Friday, September 13, 2013

No no no no no no no

Oh, look, the the Senate Judiciary Committee has passed horrible, terrible, awful legislation that is likely to pass in the full Senate.

Don't buy the headline about "protection" or the "shield" in the summaries. This bill amounts to nothing but a protection racket, like all licensing laws and regulations (which is what this really is), that keeps the big, rich, entrenched media companies safe while serving as a well-fortified wall against upstarts and rebels.
Feinstein introduced an amendment that defines a "covered journalist" as someone who gathers and reports news for "an entity or service that disseminates news and information." The definition includes freelancers, part-timers and student journalists, and it permits a judge to go further and extend the protections to any "legitimate news-gathering activities." [emphasis mine]
It also has effects that the government loves, giving them power to silence those writers (i.e. speakers) they don't like by allowing the federal government to define who exactly qualifies for First Amendment protections under the guise of "national security". This is perfect, modern crony capitalist legislation.

It would seem at this point, thankfully, that it will have a hard time in the House. I can't even imagine how it could pass Supreme Court muster, if it does become law. Of course, even getting to SCOTUS would require the law to be in effect, someone to be silenced using it and then bringing a challenge. Access to information would suffer in the, potentially long, meantime, and based on many surprising decisions by the court, there's always the possibility they would let it stand.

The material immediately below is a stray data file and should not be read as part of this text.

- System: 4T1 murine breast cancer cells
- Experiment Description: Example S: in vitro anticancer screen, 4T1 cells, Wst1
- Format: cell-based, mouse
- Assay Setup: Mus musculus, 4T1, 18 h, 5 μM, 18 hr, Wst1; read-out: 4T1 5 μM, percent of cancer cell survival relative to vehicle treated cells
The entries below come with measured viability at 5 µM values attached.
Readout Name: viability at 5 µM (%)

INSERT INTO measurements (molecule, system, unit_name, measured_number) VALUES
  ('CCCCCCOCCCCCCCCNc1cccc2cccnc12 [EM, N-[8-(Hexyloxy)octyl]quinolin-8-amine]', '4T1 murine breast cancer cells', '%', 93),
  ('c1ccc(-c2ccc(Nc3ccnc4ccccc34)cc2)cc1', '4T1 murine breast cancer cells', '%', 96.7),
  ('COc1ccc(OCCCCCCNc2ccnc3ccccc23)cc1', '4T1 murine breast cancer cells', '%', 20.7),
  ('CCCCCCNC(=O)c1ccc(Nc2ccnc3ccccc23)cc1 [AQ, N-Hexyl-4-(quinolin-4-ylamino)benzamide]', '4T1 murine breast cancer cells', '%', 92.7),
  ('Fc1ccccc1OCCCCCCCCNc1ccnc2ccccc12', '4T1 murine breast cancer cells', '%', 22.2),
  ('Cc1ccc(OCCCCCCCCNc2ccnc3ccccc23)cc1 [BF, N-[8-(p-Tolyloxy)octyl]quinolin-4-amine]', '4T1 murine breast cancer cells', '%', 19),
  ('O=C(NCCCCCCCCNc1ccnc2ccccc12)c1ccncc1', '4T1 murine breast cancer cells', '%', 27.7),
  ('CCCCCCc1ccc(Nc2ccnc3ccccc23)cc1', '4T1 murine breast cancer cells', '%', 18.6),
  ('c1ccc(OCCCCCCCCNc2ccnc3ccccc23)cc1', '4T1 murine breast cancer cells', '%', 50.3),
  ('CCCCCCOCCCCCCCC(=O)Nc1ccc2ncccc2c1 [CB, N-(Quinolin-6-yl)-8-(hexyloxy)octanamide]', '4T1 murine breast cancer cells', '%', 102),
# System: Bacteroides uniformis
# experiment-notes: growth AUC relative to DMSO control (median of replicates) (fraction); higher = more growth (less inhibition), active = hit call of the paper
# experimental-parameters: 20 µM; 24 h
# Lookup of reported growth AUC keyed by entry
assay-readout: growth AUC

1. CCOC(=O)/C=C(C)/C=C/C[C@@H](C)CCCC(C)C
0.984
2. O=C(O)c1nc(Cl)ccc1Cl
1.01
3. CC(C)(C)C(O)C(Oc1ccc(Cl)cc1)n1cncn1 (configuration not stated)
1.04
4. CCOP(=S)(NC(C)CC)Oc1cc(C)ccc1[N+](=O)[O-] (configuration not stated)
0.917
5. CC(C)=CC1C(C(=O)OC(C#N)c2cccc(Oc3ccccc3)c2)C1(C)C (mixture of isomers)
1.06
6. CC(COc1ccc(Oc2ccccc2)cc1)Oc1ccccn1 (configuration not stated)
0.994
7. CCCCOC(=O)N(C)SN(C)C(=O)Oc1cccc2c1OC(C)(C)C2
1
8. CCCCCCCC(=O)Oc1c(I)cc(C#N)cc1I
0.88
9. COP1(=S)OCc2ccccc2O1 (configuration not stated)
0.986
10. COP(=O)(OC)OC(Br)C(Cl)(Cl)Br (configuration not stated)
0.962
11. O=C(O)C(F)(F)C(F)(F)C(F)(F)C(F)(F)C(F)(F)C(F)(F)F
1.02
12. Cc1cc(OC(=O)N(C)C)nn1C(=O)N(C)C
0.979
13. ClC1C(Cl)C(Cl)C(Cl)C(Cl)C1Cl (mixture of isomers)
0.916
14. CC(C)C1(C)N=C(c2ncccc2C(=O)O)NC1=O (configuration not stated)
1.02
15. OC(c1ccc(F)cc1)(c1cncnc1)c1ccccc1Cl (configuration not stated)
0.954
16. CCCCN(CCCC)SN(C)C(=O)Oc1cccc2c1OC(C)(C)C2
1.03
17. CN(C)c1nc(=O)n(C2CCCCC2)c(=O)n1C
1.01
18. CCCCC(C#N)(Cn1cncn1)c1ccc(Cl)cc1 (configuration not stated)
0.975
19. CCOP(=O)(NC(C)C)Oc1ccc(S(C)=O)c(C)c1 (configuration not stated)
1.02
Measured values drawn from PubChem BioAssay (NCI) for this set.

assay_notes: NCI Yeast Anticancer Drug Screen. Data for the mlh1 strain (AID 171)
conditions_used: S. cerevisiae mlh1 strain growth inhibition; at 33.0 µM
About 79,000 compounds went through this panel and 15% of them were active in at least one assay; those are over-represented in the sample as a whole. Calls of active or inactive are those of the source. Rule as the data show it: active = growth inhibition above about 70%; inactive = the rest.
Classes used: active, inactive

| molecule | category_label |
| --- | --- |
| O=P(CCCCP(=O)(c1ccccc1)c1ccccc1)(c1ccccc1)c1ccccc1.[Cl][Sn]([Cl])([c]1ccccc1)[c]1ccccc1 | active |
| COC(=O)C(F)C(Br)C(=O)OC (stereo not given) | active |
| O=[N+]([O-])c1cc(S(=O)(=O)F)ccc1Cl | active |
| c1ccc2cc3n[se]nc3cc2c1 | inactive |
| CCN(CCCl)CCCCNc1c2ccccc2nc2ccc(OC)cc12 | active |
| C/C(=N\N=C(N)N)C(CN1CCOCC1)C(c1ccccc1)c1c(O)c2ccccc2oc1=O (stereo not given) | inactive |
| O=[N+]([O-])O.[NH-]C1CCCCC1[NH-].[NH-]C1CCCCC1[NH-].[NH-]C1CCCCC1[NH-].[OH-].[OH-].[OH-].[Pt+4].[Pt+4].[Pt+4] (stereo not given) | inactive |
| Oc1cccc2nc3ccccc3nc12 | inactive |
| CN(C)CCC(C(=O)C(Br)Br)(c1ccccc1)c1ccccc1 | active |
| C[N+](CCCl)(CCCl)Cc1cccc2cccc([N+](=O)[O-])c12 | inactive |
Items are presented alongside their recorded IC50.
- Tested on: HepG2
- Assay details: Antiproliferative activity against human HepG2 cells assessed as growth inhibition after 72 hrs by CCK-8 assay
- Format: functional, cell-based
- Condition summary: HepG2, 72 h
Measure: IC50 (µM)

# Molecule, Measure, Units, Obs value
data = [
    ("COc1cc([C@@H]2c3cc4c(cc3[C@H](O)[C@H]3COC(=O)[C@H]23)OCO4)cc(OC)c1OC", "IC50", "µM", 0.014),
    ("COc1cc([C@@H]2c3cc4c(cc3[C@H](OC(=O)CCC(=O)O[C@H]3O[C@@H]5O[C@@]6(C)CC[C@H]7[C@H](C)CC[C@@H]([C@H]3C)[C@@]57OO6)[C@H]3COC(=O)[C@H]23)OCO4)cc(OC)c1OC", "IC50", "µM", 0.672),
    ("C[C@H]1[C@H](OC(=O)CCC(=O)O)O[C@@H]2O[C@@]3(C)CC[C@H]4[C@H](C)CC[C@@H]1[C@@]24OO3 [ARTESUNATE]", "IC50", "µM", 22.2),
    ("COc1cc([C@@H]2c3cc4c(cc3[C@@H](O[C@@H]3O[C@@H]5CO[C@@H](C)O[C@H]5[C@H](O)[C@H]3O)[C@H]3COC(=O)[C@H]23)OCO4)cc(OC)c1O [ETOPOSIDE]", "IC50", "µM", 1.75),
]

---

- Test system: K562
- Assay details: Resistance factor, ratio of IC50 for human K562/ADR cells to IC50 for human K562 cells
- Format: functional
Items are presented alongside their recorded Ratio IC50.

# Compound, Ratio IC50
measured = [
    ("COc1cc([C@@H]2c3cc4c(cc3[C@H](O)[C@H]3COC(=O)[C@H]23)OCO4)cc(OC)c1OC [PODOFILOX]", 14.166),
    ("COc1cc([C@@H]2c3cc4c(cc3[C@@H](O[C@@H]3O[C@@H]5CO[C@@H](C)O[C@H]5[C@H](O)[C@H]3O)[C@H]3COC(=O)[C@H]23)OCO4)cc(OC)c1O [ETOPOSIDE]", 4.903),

Never mind that "freedom of speech" is actually separate from "the press" in the First Amendment, but exactly where does it say only the press as officially defined by the legislature?
Congress shall make no law respecting an establishment of religion, or prohibiting the free exercise thereof; or abridging the freedom of speech, or of the press; or the right of the people peaceably to assemble, and to petition the Government for a redress of grievances.
The Founding Fathers were intentionally broad with the Bill of Rights, especially. Their intention was absolutely to limit the power of the federal government. And yet our government continues to distill it and define it down in order to bend it to their will -- more power and control over the lives of American citizens. Eventually it won't bend anymore. It will only break.*

*Some would argue that's already happened via SCOTUS-supported abuses of the Fourth Amendment.